by Greg Walcher, E&E Legal Senior Policy Fellow
As appearing in the Daily Sentinel

When Congress created the U.S. Forest Service in 1905, it had several clear purposes. Part of the role of national forests was to provide timber and other forest products the country needed, and part of it was to ensure a steady flow of clean water from healthy forests. But the main purpose was to preserve and protect these areas forever, as lands that belong to the public — not to lumber or mining companies, or other private interests. Similarly, when the National Park Service was established in 1916, its mission was “to conserve the scenery and the natural and historic objects and the wild life therein, and to provide for the enjoyment of the same in such manner and by such means as will leave them unimpaired for the enjoyment of future generations.”

The great conservation movement of the early 20th century is a proud part of American heritage, as some of the nation’s most beautiful places were protected, or saved, you might say, from homesteading and development. We have been saving them, again and again, ever since. Even the land nobody wanted to homestead, which the government literally couldn’t give away, was finally “saved” in 1976, when all the remaining public land was “reserved” by Congress forever, under control of the Bureau of Land Management. Additional protective status has been bestowed on some of these public lands over the years, including national monuments, wilderness areas, wildlife refuges, wild and scenic rivers, national conservation areas and several others.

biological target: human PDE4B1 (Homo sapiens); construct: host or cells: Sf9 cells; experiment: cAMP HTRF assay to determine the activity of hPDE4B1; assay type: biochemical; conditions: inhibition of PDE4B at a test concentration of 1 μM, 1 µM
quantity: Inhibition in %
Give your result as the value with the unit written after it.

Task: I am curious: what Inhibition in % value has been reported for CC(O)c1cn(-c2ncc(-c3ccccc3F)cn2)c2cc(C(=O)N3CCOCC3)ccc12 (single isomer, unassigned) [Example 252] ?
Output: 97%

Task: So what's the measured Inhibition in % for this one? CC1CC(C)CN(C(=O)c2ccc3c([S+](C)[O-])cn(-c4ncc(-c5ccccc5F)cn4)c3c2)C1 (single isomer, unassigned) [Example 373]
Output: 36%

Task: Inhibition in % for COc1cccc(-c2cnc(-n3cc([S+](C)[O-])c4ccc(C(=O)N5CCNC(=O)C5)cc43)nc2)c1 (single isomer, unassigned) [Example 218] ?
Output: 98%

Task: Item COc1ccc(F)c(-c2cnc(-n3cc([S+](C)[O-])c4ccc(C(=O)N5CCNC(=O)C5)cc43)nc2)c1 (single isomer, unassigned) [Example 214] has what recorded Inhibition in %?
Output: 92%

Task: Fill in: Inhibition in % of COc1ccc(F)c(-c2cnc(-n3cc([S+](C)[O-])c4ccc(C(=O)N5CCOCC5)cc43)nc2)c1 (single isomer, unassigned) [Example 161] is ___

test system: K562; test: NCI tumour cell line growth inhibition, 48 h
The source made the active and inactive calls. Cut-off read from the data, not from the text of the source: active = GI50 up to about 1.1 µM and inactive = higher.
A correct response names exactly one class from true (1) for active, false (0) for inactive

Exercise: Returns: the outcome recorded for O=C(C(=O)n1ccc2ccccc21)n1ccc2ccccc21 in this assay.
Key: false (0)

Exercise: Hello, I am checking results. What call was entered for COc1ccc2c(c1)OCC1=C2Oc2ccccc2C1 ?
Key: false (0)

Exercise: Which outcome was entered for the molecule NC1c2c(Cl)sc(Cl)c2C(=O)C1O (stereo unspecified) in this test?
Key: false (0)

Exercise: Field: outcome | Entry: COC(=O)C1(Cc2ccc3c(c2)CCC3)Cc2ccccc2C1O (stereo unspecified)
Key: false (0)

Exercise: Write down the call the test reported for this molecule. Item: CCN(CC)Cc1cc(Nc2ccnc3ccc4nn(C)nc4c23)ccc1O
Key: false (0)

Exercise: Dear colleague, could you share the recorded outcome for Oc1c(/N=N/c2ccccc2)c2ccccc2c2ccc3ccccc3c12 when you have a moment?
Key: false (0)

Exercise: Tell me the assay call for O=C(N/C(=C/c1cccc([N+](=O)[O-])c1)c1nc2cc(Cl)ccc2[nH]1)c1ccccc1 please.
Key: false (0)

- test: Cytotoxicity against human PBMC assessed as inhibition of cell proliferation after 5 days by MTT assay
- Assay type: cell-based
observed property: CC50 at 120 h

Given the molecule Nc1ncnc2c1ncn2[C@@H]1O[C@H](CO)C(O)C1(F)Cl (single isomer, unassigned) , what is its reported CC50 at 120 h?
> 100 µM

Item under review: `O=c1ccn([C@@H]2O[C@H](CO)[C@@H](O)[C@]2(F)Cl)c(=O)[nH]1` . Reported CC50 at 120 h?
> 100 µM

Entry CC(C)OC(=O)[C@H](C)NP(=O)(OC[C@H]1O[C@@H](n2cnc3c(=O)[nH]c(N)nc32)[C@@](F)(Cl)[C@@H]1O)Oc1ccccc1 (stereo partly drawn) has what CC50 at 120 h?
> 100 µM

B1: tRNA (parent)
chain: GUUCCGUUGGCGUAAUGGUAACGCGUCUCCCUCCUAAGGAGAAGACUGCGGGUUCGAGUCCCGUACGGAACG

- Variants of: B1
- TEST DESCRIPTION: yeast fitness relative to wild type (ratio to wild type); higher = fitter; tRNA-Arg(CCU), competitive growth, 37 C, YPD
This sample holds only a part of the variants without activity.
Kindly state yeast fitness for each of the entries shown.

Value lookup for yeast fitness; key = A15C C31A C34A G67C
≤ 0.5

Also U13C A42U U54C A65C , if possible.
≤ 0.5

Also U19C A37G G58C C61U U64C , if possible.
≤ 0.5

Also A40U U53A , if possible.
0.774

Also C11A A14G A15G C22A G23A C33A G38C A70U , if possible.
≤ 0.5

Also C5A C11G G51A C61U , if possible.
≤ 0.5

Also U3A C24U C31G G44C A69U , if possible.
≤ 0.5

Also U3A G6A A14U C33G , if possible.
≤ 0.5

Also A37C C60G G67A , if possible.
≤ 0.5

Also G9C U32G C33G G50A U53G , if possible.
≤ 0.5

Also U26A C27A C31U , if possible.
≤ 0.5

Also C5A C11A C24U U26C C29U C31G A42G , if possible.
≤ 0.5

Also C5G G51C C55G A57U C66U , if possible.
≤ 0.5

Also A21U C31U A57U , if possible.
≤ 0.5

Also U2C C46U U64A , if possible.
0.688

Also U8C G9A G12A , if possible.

Now another new category is proposed, something called “national historic landscape.” A strange title that begs the question: assuming all rocks and dirt are equally ancient, can one landscape can be much more historic than another? Anyway, pending legislation calling itself the “CORE Act” proposes that status for Camp Hale, the historic home of the 10th Mountain Division between Redcliff and Leadville. The acronym stands for the “Colorado Outdoor Recreation and Economy Act,” and its proponents’ website says it would “protect roughly 400,000 acres of public lands in Colorado, ensuring that future generations can always enjoy our state’s mountains, rivers, and wildlife.”